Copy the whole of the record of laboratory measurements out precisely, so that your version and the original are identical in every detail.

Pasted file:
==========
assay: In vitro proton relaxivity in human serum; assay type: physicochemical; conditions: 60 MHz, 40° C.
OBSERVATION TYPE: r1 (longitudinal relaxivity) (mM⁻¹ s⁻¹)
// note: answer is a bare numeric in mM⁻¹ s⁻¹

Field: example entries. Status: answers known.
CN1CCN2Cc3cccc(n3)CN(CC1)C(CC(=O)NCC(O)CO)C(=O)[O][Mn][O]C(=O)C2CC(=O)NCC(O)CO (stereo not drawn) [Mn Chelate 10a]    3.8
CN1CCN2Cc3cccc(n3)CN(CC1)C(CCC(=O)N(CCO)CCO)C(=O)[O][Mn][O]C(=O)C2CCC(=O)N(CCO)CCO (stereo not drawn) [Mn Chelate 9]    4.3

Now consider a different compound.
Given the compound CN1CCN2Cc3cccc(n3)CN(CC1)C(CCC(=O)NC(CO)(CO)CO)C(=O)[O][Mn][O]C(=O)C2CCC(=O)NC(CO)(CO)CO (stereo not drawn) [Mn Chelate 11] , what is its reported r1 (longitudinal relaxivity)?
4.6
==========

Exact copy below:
assay: In vitro proton relaxivity in human serum; assay type: physicochemical; conditions: 60 MHz, 40° C.
OBSERVATION TYPE: r1 (longitudinal relaxivity) (mM⁻¹ s⁻¹)
// note: answer is a bare numeric in mM⁻¹ s⁻¹

Field: example entries. Status: answers known.
CN1CCN2Cc3cccc(n3)CN(CC1)C(CC(=O)NCC(O)CO)C(=O)[O][Mn][O]C(=O)C2CC(=O)NCC(O)CO (stereo not drawn) [Mn Chelate 10a]    3.8
CN1CCN2Cc3cccc(n3)CN(CC1)C(CCC(=O)N(CCO)CCO)C(=O)[O][Mn][O]C(=O)C2CCC(=O)N(CCO)CCO (stereo not drawn) [Mn Chelate 9]    4.3

Now consider a different compound.
Given the compound CN1CCN2Cc3cccc(n3)CN(CC1)C(CCC(=O)NC(CO)(CO)CO)C(=O)[O][Mn][O]C(=O)C2CCC(=O)NC(CO)(CO)CO (stereo not drawn) [Mn Chelate 11] , what is its reported r1 (longitudinal relaxivity)?
4.6